The author of the blog you are referring to raises some difficult and important questions then --- not least about the wisdom of routine preferential seating per se. Another of these, however, is the best way to gain recognition of the nature or essence of the vocation to consecrated virginity lived in the world in the given circumstances. Some might cogently argue that the CV's should be seated with the religious both because they are consecrated women and because they are not actually making a recommitment either. I don't agree. In part that is because I see elitism as counter productive to really being known and understood and in part it is because I understand a central piece of the vocation of the CV living in the world to be a prophetic call to all those living secular vocations to understand and accept that they are called to an exhaustive and eschatological holiness as well as to being a missionary presence in the midst of the world.

After all, this is the vocation of the Church herself and consecrated virgins living in the world exemplify it in a vivid way. Similarly, and this is my third reason, if religious misguidedly insist on (or accept) the anachronism of preferential seating, then someone has to begin to break down this barrier to unity; Consecrated virgins, it seems to me, might well be the ones to do so. It would be a particular service to the local and the universal Church in and for which they serve as icons. During special liturgies they might well wear the veil (and perhaps the garb) they wore at their consecration along with the wedding band they wear every day to mark their state of life, and they should probably request and continue to request that local clergy appropriately recognize their presence and service; but these things said, they should sit in the assembly with everyone else --- just as religious should. I don't see this as a betrayal of the public nature of the vocation, but an expression of it. It does, however, refuse to confuse notoriety or elitism with the vocation's public rights and obligations. It seems to me that this is also one of the things Pope Francis has been modeling for us so clearly.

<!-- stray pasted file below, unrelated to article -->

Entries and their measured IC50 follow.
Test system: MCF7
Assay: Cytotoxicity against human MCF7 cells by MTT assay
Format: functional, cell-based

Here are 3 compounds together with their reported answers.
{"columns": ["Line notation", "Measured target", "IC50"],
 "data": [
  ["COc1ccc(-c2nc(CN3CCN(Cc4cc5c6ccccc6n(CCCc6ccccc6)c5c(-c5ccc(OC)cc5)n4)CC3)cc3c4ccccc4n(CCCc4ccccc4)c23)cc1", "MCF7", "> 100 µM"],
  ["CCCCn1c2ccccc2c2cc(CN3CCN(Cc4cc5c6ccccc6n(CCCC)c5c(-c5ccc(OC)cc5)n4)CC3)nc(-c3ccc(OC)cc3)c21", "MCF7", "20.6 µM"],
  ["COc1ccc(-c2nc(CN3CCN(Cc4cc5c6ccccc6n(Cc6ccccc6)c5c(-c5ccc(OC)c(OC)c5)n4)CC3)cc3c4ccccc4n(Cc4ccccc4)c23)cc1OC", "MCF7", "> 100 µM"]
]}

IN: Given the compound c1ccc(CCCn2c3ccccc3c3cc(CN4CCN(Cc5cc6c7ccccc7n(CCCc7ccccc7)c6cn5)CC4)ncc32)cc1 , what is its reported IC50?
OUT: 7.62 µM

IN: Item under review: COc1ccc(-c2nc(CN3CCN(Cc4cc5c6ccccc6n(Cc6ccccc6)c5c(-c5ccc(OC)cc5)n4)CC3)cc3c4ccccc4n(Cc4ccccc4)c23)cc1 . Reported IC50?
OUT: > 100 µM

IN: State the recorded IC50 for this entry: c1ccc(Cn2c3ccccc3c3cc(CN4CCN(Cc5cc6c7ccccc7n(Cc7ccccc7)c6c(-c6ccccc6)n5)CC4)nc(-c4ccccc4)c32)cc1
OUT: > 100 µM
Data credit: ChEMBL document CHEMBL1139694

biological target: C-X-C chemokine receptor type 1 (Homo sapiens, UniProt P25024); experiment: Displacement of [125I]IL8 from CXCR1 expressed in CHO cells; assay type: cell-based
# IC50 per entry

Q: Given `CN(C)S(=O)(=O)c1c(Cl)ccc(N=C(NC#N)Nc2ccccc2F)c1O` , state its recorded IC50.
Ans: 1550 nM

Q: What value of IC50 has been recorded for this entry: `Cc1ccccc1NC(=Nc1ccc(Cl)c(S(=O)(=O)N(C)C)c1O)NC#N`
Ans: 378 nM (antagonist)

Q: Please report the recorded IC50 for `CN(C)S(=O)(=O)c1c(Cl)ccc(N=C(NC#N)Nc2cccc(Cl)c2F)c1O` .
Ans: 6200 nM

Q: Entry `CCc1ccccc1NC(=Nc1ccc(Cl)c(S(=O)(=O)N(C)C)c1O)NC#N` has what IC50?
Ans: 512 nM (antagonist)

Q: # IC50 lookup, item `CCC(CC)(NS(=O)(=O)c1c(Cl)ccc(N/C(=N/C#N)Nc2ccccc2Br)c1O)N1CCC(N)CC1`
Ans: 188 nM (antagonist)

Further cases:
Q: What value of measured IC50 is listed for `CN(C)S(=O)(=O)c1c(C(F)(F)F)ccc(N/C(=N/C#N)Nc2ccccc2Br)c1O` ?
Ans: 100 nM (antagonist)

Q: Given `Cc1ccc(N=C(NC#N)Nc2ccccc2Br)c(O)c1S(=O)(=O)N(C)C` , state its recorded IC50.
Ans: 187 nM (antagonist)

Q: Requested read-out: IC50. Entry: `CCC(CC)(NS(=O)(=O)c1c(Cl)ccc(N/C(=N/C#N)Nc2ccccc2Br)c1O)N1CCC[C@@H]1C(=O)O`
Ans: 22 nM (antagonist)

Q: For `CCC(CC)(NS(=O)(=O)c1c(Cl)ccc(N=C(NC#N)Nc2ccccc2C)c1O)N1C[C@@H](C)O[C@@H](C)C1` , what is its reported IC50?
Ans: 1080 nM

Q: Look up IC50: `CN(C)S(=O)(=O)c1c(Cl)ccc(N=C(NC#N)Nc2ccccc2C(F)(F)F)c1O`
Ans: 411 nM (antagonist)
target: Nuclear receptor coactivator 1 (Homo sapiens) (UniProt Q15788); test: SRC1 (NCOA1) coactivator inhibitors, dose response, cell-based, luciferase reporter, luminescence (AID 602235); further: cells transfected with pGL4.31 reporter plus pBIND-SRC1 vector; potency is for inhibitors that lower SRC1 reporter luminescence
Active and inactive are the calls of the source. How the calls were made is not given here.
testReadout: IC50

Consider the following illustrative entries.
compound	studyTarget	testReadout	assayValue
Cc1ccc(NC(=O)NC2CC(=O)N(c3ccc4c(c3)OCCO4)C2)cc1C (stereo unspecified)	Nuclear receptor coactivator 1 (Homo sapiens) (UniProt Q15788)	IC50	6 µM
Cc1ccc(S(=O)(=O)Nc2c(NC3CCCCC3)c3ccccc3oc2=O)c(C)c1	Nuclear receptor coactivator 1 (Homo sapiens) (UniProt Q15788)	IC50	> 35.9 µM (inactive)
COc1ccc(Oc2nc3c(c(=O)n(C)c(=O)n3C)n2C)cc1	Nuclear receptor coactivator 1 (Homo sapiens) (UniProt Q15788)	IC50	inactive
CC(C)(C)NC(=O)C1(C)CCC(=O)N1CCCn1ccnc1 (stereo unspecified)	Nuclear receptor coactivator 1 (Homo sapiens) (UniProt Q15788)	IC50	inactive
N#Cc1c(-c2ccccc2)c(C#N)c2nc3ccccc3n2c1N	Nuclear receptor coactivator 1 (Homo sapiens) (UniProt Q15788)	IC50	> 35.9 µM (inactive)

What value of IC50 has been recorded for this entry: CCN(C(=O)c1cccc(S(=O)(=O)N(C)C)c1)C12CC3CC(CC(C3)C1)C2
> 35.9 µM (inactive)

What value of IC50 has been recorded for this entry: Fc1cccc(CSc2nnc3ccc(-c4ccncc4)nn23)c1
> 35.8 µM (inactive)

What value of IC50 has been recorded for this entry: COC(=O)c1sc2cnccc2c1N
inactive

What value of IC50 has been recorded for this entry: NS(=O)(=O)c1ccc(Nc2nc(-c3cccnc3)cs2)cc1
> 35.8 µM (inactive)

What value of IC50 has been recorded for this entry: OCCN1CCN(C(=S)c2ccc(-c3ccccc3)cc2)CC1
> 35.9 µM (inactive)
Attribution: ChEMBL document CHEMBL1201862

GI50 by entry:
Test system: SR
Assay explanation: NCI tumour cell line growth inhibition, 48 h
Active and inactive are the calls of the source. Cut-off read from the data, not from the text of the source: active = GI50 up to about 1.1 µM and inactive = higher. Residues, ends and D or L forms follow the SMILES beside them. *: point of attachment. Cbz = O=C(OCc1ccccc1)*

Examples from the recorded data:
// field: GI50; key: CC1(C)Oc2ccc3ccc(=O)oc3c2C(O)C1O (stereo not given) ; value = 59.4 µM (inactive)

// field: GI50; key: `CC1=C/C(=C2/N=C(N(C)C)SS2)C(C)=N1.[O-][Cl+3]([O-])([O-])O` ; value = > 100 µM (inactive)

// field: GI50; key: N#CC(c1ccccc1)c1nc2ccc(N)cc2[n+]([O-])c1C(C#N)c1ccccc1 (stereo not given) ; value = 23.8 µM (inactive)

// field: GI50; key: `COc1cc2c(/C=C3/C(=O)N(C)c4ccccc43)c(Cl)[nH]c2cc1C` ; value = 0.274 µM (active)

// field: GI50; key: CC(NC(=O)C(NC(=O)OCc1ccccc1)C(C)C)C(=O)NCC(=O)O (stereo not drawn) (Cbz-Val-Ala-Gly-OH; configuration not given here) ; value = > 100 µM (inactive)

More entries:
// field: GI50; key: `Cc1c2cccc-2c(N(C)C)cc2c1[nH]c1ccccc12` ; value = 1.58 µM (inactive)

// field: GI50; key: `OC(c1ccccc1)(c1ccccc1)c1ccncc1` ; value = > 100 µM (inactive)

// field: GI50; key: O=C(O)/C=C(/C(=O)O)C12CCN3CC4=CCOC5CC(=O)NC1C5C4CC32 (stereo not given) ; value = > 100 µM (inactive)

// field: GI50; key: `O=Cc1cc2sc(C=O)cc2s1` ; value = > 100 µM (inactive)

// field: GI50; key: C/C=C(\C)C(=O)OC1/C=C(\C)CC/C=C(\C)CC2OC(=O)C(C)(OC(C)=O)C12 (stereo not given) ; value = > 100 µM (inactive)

While it will take time for the Church to fully recognize and appreciate canon 604 vocations a veiled (or not-so veiled) elitism will not help in this. Instead it can only encourage resistance to yet another vocation which suggests (or seems to suggest) that lay life is an "entry level" or second class vocation which is somehow inferior to vocations to the consecrated state. This would be a serious disservice to the Church and is what I referred to above as counterproductive. From my perspective what is needed, besides continued efforts to instruct clergy (and all they minister to) regarding the nature and charism of this vocation,  are consecrated women who live this vocation out by humbly bringing the special graces attached to their consecration to the very situation in which they live and are also  called to embrace --- namely, the everyday world.

It is true that vocationally speaking consecrated women and men are not lay persons, but hierarchically speaking unless they are clergy they ARE lay persons. Religious are not a third level of vocation standing between the laity and the priesthood. One of the graces I suspect CV's are called to bring to the Church is the grace which levels distinctions signifying differences in SOCIAL status. (N.B., This is NOT the same thing as differences in legal standing or "canonical status.") It is part of witnessing to a universal call to holiness, and, again from my perspective, is part of the mission and charism of CV's living in the world and committed to God in both the things of the spirit and the things of the world.